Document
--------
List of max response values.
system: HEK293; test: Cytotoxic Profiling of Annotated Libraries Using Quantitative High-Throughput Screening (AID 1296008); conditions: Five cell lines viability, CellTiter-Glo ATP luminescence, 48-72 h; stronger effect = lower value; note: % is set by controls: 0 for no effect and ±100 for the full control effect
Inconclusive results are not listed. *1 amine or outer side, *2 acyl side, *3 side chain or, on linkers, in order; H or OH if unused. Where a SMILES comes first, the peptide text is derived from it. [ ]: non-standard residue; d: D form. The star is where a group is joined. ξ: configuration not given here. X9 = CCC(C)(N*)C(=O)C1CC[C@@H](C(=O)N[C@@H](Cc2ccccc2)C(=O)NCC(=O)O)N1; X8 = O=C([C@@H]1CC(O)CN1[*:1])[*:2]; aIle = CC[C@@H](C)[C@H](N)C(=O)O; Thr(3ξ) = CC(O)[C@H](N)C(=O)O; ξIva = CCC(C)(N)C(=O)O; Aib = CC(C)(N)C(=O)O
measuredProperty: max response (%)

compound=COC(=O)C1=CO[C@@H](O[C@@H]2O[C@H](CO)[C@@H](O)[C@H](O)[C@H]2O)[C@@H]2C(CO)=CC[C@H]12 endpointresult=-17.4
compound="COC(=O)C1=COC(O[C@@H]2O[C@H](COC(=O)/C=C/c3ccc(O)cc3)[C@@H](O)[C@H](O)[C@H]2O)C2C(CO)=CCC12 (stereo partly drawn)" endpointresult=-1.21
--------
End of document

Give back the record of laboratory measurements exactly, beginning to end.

List of max response values.
system: HEK293; test: Cytotoxic Profiling of Annotated Libraries Using Quantitative High-Throughput Screening (AID 1296008); conditions: Five cell lines viability, CellTiter-Glo ATP luminescence, 48-72 h; stronger effect = lower value; note: % is set by controls: 0 for no effect and ±100 for the full control effect
Inconclusive results are not listed. *1 amine or outer side, *2 acyl side, *3 side chain or, on linkers, in order; H or OH if unused. Where a SMILES comes first, the peptide text is derived from it. [ ]: non-standard residue; d: D form. The star is where a group is joined. ξ: configuration not given here. X9 = CCC(C)(N*)C(=O)C1CC[C@@H](C(=O)N[C@@H](Cc2ccccc2)C(=O)NCC(=O)O)N1; X8 = O=C([C@@H]1CC(O)CN1[*:1])[*:2]; aIle = CC[C@@H](C)[C@H](N)C(=O)O; Thr(3ξ) = CC(O)[C@H](N)C(=O)O; ξIva = CCC(C)(N)C(=O)O; Aib = CC(C)(N)C(=O)O
measuredProperty: max response (%)

compound=COC(=O)C1=CO[C@@H](O[C@@H]2O[C@H](CO)[C@@H](O)[C@H](O)[C@H]2O)[C@@H]2C(CO)=CC[C@H]12 endpointresult=-17.4
compound="COC(=O)C1=COC(O[C@@H]2O[C@H](COC(=O)/C=C/c3ccc(O)cc3)[C@@H](O)[C@H](O)[C@H]2O)C2C(CO)=CCC12 (stereo partly drawn)" endpointresult=-1.21